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Back Issue #145 August 2023 (magazine review).

The latest edition of ‘Back Issue’ is the ‘Spider-Rogues Issue’, which explores Spidey’s rogue gallery that hasn’t been covered elsewhere. Surprisingly, this is the first time a piece by Frank Martini takes a look at Otto Octavius, also known as Doctor Octopus, and scrutinizes how much he’s varied over the years.

This is the first time I’ve really examined his relationship with May Parker; his colorful history straddles the line between madness and criminal mastermind. The periodic reinvention of any comic book character likely accounts for his longevity. Writer Ed Lute profiles minor villains the Kangaroo (both versions), Mindworm, Gibbon, Grizzly, Rocket Racer, Big Wheel, The Spot, and the White Rabbit. The latter must surely be considered as a precursor to DC Comics’ Harley Quinn. Some of these characters were clearly walkovers with absurd powers, but they add a certain variety and craziness.

Writer John Schwirian’s examination of Jackal and Carrion makes me perceive Professor Miles Warren as Marvel’s top recombinant clone expert, given his extensive history. It’s unclear how he managed to duplicate personalities, but it underscores his dangerousness even without his super-villain disguise.

I concur with writer Joseph Norton that the Tarantula was never going to be a leader, primarily because he was too much of a loner. Nevertheless, making him the antithesis of Spider-Man somewhat constrained him, as his only real weapon – those spiked shoes – merely puts him parallel to Batroc.

The history of Wilton Fisk, also known as the Kingpin, penned by writer John K. Kirk, begins with him as a nemesis to Spider-Man and then shifts to Daredevil, occasionally even clashing with Hydra. I’m not sure I’d call him a thug, though. His longevity suggests that readers have found some appeal in his character over the decades. He certainly keeps other mob leaders in check in New York.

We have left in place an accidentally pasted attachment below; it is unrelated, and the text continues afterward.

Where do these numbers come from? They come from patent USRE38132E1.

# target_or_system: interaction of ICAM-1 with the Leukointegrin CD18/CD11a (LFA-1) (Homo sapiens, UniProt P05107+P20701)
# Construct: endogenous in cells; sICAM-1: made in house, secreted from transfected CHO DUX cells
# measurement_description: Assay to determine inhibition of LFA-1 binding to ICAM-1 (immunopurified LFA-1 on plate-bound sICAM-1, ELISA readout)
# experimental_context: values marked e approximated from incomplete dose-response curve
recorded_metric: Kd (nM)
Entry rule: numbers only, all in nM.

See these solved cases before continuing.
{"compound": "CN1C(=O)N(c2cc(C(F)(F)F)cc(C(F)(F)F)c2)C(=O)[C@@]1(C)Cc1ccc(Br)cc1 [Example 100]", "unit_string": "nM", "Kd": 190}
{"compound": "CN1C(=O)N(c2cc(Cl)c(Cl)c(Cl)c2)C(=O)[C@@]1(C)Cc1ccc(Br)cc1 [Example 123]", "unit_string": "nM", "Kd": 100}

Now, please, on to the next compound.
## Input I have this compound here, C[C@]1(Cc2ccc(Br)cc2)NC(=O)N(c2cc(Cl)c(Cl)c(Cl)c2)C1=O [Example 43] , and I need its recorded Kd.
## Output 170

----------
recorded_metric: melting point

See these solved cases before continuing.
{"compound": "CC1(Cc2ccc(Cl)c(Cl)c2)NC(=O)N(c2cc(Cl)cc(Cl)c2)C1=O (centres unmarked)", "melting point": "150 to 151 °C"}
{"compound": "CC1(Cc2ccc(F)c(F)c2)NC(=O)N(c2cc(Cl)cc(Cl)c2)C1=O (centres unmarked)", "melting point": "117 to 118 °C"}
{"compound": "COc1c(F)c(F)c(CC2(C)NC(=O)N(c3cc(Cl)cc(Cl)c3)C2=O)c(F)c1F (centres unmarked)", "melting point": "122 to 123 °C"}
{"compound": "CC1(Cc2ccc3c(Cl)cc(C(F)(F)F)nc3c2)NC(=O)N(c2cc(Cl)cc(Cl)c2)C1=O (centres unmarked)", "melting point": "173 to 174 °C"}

Writer James Heath Lantz examines ‘The Gangs Of New York’, covering all other Maggia bosses, except Count Nefaria, who was never a Spidey foe. Considering their frequent internal conflicts, it’s unsurprising that they scarcely have time for the superhero fraternity in New York. However, their gang initiation rituals, which involve murder, begs the question of how they recruit members in the first place. For the record, we have Hammerhead, Tombstone, The Schemer, The Rose, and briefly, The Black Rose.

Finally, we examine Thomas Fireheart, also known as the Puma, a wealthy Native American assassin for hire. That in itself could make for a Back Issue special. After all, Marvel has more than one super-powered assassin or mercenary. Luke Cage probably started that trend, but it does exemplify the American attitude of commercializing any free occupation. I hope you’re reading this, Michael.

As you can probably tell, I’m reacting more to the material this time. Spider-Man’s villains are well-known, which likely explains their longevity and provides a reason why any successful superhero or team has a robust rogue’s gallery that resurfaces from time to time. A superhero is often only as good as the super-villains they face, and Spider-Man certainly has a diverse array of them.

GF Willmetts

July 2023

(pub: TwoMorrows Publishing. 82 page illustrated magazine. Price: $10.95 (US). ISSN: 1932-6904. Direct from them, you can get it for $10.95 (US))

check out websites: www.TwoMorrows.com and https://twomorrows.com/index.php?main_page=product_info&cPath=98_54&products_id=1699

UncleGeoff

Geoff Willmetts has been editor at SFCrowsnest for some 21 plus years now, showing a versatility and knowledge in not only Science Fiction, but also the sciences and arts, all of which has been displayed here through editorials, reviews, articles and stories. With the latter, he has been running a short story series under the title of ‘Psi-Kicks’ If you want to contribute to SFCrowsnest, read the guidelines and show him what you can do. If it isn’t usable, he spends as much time telling you what the problems is as he would with material he accepts. This is largely how he got called an Uncle, as in Dutch Uncle. He’s not actually Dutch but hails from the west country in the UK.

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